OSHA finalizes beryllium exposure rule
- The Occupational Safety and Health Administration announced Friday that it has finalized its new beryllium exposure rule.
- In this latest regulation, OSHA has further limited contact with beryllium’s cancer-causing dust from 2.0 micrograms per cubic meter of air over an eight-hour period — a standard established in 1949 — to 0.2 micrograms per cubic meter. The new rule also requires protective measures and equipment, as well as changing rooms and showers for at-risk employees.
- OSHA included the construction and shipyard industries in its final rule after excluding them from its initial proposal in 2015, according to The Hill.
Employers have been given three years to put into operation all of the protective aspects of the regulation. They have one year to bring exposure limits within the new boundaries, two years to furnish changing rooms and showers and three years to enact engineering controls. OSHA said compliance will cost employers approximately $74 million a year but that medical and death-related expenses will drop more than $560 million a year. OSHA estimated that the new limits will protect approximately 62,000 workers, preventing 46 new cases of beryllium-related disease and 94 associated deaths each year.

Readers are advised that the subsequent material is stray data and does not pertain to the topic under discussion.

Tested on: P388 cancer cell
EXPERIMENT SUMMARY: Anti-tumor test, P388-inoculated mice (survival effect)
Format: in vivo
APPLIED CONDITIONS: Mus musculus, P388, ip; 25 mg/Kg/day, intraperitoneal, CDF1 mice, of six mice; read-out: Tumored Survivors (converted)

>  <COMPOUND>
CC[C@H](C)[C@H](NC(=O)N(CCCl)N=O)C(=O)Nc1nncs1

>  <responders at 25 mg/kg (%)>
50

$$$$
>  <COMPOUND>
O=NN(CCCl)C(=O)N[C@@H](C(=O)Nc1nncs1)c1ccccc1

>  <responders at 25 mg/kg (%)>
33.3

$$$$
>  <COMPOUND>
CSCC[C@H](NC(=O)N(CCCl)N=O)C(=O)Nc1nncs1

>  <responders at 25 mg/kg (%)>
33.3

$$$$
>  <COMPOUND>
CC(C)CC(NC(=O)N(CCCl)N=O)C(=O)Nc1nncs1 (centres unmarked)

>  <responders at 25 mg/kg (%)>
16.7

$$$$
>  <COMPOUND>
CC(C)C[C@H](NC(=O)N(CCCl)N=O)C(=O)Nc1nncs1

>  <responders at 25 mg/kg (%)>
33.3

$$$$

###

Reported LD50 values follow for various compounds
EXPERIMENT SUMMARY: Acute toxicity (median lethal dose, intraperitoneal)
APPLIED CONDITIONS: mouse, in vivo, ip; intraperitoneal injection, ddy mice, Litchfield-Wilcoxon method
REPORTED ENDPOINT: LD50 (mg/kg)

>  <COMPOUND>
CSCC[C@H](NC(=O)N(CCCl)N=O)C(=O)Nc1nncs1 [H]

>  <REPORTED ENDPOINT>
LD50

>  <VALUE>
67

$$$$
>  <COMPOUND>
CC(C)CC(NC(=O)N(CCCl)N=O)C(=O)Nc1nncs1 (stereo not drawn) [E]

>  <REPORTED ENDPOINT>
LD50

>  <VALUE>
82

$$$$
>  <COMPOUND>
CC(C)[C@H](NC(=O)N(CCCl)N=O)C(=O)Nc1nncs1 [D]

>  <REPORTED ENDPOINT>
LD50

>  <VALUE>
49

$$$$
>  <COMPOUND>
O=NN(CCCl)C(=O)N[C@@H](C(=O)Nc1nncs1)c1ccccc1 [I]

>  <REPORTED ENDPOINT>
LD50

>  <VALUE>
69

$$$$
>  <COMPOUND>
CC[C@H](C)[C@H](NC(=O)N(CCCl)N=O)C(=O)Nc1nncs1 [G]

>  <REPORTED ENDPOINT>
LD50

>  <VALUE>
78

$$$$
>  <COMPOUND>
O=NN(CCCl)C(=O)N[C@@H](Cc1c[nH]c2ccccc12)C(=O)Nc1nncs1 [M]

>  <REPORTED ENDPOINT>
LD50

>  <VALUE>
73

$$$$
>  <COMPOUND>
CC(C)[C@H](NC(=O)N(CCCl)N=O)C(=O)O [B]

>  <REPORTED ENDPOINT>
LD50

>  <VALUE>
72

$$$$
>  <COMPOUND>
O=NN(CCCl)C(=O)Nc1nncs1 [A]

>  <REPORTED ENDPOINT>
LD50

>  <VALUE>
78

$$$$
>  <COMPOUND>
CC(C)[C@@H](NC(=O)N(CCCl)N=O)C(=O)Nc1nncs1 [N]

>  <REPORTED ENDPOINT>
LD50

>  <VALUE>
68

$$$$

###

According to the Chicago Tribune, previous pushback against beryllium exposure reform did not come from the usual suspects like industry trade associations but from the nation's defense community who feared restrictive beryllium rules would limit the metal’s supply. Beryllium is an important element in the manufacturing of nuclear weapons, however, those seeking to protect workers from exposure, including the beryllium industry itself, eventually won out.
Beryllium-related diseases can occur whenever the substance is subjected to manufacturing or processing — like abrasive blasting used in construction — and often presents as lung cancer, requiring those affected to use oxygen tanks to breathe.
This new rule is similar to the protections put in place for those workers exposed to silica dust. OSHA issued an updated silica rule in March 2016, significantly reducing permitted exposure with the aim of decreasing cases of silicosis in workers. The regulation also requires that companies record worker exposure to silica and provide certain levels of medical monitoring.
The construction industry tried to block the silica rule from taking effect, arguing that implementation would cost billions of dollars and projecting that the new regulation would result in 33,000 full-time workers losing their jobs. However, OSHA prevailed in this instance, and the rule went into effect in June 2016.
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